If Hong Kong's early 90's action flicks were dominated by flashy, speed-driven wire-fu, the early 00's introduced a more refined vision on the Chinese martial arts. Every consecutive year a slew of films were announced that promised to be bigger and better than the previous ones, but very few actually succeeded. Until Xiaogang Feng took a stab and raised the bar to a level that none of its peers would ever dream to match. To date, Ye Yan is still the finest film the genre brought forward.
Even though Ang Lee's Crouching Tiger, Hidden Dragon probably deserves most credit for launching this particular sub genre across the world, it wasn't until Yimou Zhang made Hero that I started to take notice. The combination of hyper-stylized action sequences with superbly rich and lush settings was something quite novel at the time and people were obviously loving it. Others jumped onto the bandwagon, but no-one (not even Yimou himself) was quite able to match the success of Hero.
When Feng made Ye Yan (The Banquet/Legend Of The Black Scorpion - depending where you live) international interest had already dwindled, which sadly hampered the global success of the film. But that's not the only thing that stood in the way of garnering wide recognition. A small word of warning is needed when recommending Ye Yan, as it is not a true action film. Many people often refer to the action sequences in this type of film as ballet-like, Ye Yan actually treats them (quite literally) as dances. It makes for some extremely refined fight sequences, but it does take away from the action itself.
Ye Yan is an adaptation of Shakespeare's Hamlet and Ibsen's Ghosts, but since I'm not familiar with either of them I can't really judge how close Feng stayed to the source material. The story is a rather compact and highly theatrical throne room drama, where deceit, betrayal and romance all end up in a accelerating spiral towards a tragic ending. Nothing out of the ordinary I guess, just don't expect anything too epic as the film's amin focus is mostly confined to one single palace and its internal affairs.
The first time I watched Ye Yan the visuals blew me out of my chair. Having watched it again just now, I can safely say that time left the initial wonder intact. There is little CG involved and the little there is only has a very small effect on the film's overall visual look (apart from some CG blood everything looked like old-fashioned wire-fu to me). The film's settings are beautiful beyond description, from the scenery to the interior decorations and the costumes of the actors. The camera work is stylish and controlled, the slow-motion sequences some of the most impressive I've ever seen. There is not a single scene or even shot in the film that doesn't know to wow.
The soundtrack is a bit more traditional in nature, even incorporating some Western influences. But ultimately it goes well with the tragedy happening on screen. It gives the scenes a certain weight and accentuates the tragic moments without overstating them. There is plenty of melodrama present and getting that across with the right amount of pathos can be a little tricky at times, but Feng steers the soundtrack pretty well, avoiding some nasty pitfalls in the process and even scoring a few points along the way.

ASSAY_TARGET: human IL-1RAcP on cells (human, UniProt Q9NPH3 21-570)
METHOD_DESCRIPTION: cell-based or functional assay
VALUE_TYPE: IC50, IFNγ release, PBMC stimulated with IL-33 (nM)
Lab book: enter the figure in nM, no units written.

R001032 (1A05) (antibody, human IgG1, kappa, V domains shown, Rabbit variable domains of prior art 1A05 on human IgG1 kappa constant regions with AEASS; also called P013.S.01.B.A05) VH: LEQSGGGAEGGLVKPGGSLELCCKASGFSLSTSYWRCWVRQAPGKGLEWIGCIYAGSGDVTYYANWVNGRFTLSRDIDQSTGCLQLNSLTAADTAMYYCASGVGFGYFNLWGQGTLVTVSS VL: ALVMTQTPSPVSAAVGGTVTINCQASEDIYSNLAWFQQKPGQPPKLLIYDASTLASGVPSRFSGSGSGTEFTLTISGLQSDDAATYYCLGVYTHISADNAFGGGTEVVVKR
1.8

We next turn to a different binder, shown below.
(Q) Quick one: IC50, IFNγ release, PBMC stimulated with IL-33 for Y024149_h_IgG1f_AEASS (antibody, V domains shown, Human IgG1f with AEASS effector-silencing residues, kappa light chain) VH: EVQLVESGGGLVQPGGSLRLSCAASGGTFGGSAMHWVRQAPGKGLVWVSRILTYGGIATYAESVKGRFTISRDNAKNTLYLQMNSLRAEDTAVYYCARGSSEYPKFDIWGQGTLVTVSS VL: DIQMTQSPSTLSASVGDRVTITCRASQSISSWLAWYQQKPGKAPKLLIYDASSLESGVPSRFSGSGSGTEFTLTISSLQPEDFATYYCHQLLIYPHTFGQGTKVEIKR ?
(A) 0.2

As for the actors, Daniel Wu (the main character) is probably the weakest link. He isn't even half-bad though, it's just that the rest of the cast easily outclasses him. Ge You is superb as the back-stabbing brother-in-law/emperor, Ziyi Zhang and Xun Zhou take proper care of the two female leads. This trio of actors is ideal to take on the more dramatic scenes in the film. There is also an extra saving grace for Wu, which is the fact that in many scenes he is required to act with a mask on, effectively hiding some of his acting imperfections.
Ye Yan arguably contains some of my favorite fighting sequences, but comparing them to more steroid-driven action sequences is pretty much impossible. There's no way that you can put Tony Jaa's work next to Woo-ping Yuen's ultra-stylized fight-dances and pick a winner. Ye Yan does offer some of the most gorgeously shot wire-fu sequences in the history of martial arts cinema though and compared to its direct peers I can't see any film that would hope to match Feng's masterpiece.
If you can stomach the classic tragedy that houses in the film's story, a world of unmatched cinematographic beauty opens itself and provides one of the most stunningly beautiful action films ever released. Just don't sit down hoping to be dazzled by a continuous stream of fighting sequences, there is quite a lot of dialogue here and a strong focus on the dramatic events that drive the four main characters. That said, Ye Yan is by far my favorite of all the wuxia films out there, even leaving Yimou's Hero to bite the dust.